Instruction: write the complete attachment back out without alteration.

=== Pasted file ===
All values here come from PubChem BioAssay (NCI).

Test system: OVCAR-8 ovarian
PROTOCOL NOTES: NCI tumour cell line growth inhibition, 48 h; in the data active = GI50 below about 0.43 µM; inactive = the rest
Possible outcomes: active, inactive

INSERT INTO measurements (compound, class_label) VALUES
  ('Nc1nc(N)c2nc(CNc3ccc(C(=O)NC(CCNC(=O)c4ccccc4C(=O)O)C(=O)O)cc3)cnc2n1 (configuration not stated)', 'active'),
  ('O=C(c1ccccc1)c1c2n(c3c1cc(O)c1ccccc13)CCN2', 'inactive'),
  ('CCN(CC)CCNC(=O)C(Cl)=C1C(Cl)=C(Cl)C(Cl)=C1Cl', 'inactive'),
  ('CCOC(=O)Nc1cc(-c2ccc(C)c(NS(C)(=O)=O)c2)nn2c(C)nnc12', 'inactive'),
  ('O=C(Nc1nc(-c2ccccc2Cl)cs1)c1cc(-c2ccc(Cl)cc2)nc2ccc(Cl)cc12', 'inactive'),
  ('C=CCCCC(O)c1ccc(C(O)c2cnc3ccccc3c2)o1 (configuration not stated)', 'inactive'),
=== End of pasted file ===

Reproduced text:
All values here come from PubChem BioAssay (NCI).

Test system: OVCAR-8 ovarian
PROTOCOL NOTES: NCI tumour cell line growth inhibition, 48 h; in the data active = GI50 below about 0.43 µM; inactive = the rest
Possible outcomes: active, inactive

INSERT INTO measurements (compound, class_label) VALUES
  ('Nc1nc(N)c2nc(CNc3ccc(C(=O)NC(CCNC(=O)c4ccccc4C(=O)O)C(=O)O)cc3)cnc2n1 (configuration not stated)', 'active'),
  ('O=C(c1ccccc1)c1c2n(c3c1cc(O)c1ccccc13)CCN2', 'inactive'),
  ('CCN(CC)CCNC(=O)C(Cl)=C1C(Cl)=C(Cl)C(Cl)=C1Cl', 'inactive'),
  ('CCOC(=O)Nc1cc(-c2ccc(C)c(NS(C)(=O)=O)c2)nn2c(C)nnc12', 'inactive'),
  ('O=C(Nc1nc(-c2ccccc2Cl)cs1)c1cc(-c2ccc(Cl)cc2)nc2ccc(Cl)cc12', 'inactive'),
  ('C=CCCCC(O)c1ccc(C(O)c2cnc3ccccc3c2)o1 (configuration not stated)', 'inactive'),